This is kind of a mish-mash of different releases; new stuff I have played and think deserving of some words.
Jeff Beck / Johnny Depp , 18.
At first glance I thought this was some kind of novelty joke. I’ve been a fan of Beck for 50 years, although I find his more recent material not very accessible. Beck has always been a rebel, like Neil Young, if he likes you like something of his, he will immediately go in a different direction and leave you scratching your head.
Teaming up with Hollywood Vampire rocker Johnny Depp is a weird partnership. I obtained a copy of their new release 18, and put it in in the background as I read. That’s how invested I was. Shockingly, I rather liked what I heard. These are mostly covers, I believe there are only two originals. Usually, when Beck does a cover, he makes it quite beautiful in his own way. These covers are interesting and at times, even pleasing.
Depp plays a lot of guitar, bass and handles the vocals. He’s functional and adequate, next to Beck’s magical guitar. Depp’s vocals are uneven, but that’s not the prime motivation for this album. Most of the reviews seem to focus on Depp’s recent legal issues, which I won’t. The other criticism is aimed at why the world needed more cover versions of these songs. One could ask that about any cover of a past song.
The new criticism involves plagiarism of a poem that was allegedly incorporated into the song “Sad Motherfuckin’ Parade.” Some words from the poem “Hobo Ben,” by convict Slim Wilson, ended up in the song attributed to Depp and Beck. Just credit Wilson and pay the royalties, or remove the song, which wouldn’t hurt my feelings, it’s a tasteless thing anyway.
Did the world need another Journey album, and another one without vocalist Steve Perry, who left in 1996? While I find current lead vocalist Arnel Pineda an acceptable replacement for Perry, it’s like Jon Davidson replacing Jon Anderson in Yes. Just not the same, in part because the songwriting is not the same caliber.
Having voiced my concerns, I found Freedom to be quite good. It’s a 73 minute album, which trimmed to an hour would be stronger and easier to absorb in a single listen. The songwriting is by guitarist Neal Schon, keyboard player Jonathan Cain, and guest drummer/producer Michael Narada Walden. The group is essentially Schon, Cain and Pineda, with guest players on bass and drums.
Freedom follows the basic Journey template, a lot of slow and fast love songs, a few anthem-type arena-rock songs and a lot of Schon riffs. Maybe it sounds good to me because it does sound so familiar. Freedom is no classic, it is weak in originality, but it you want to hear a great job of Journey imitating Journey, try this one.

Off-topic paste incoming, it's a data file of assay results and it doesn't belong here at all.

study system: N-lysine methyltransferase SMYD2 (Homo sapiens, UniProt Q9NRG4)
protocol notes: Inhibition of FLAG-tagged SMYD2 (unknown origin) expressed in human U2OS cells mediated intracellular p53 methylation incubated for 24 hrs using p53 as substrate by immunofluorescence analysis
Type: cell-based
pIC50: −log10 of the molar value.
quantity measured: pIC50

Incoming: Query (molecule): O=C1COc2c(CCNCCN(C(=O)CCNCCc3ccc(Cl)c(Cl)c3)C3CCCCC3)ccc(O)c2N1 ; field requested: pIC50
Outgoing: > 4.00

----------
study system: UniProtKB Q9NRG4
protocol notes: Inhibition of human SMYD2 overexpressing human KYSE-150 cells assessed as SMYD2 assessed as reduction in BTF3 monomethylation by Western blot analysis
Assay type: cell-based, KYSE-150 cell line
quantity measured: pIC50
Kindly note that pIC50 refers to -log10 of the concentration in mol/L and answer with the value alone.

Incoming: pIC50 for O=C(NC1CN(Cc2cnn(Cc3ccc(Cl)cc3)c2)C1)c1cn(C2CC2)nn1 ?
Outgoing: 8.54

Christine McVie, Songbird.
At first, I though this was a collection of her Fleetwood Mac songs. Wrong! Most of the 10 tracks are from there solo albums, there are a couple of unreleased songs, and the vocals from “Songbird” with a new music track. But wait, there’s more!
McVie asked legendary music producer Glyn Johns to remix all the songs and add additional instruments where he saw fit.
I have to admit, I’m not very familiar with McVie’s solo material, so this was quite refreshing. If you like McVie’s voice and the gentle confessional-type nature of her songs, this collection of songs will not disappoint.
“Songbird” with the new orchestration is exquisite. It you liked the song before, you’ll love this version.
Drive-By Truckers, Welcome 2 Club XIII.
I have always been intrigued by this band. I don’t own any of there music, but they have a great reputation.
I found a copy of their new album, Welcome 2 Club XIII, and gave it a listen. This led me to finding some of their past releases, which I’ve been enjoying.
DBT is a rocking, Southern band, but not what you might think a Southern rock band might sound like. They can give you the Marshall Tucker or Allman Brothers vibe, but they sound more like a rough bar-band. They are fine musicians and I especially like their political and socially conscious lyrics.
Welcome 2 Club XIII may not be their best album and it is far from being a message album. They intentionally toned down their messaging for more personal reflection. If you are interested in this band, there are better albums to start on
The opening song “The Driver” is seven minutes of riffy rock and roll. The two closing song are also really good, “Billy Ringo in the Dark” and “Wilder Days.”
Pink Floyd, Animals.
Arriving five years late, we get the 2018 remix of the classic 1977 album. Why did we have to wait five years? The David Gilmour/Roger Waters feud. Was it worth the wait? It depends on your perspective. Remixes are like asking, do you like your son or daughter better as a child or adult? It’s a different experience.
For me, it is easy. I like the adult Animals better.
The 1977 album never quite grabbed me. It was dense and very prog-like, not a rock and roll album. Through the years it was relegated to the back of my collection. When the remix was announced, I preordered it, even without having heard it. Why did I do this?
The was was the remix of A Momentary Lapse of Reason, the first non-Waters Pink Floyd album. Some of the 1980s production goo was removed and new drum tracks recorded. It sounds much improved. While Animals was not having any new parts, the album’s sound was going to be freshened by mixing it with state of the art technology.
The result is wonderful. The album that was dense and murky to me, is bright and inviting. The songs are the same, but the listening experience is much improved.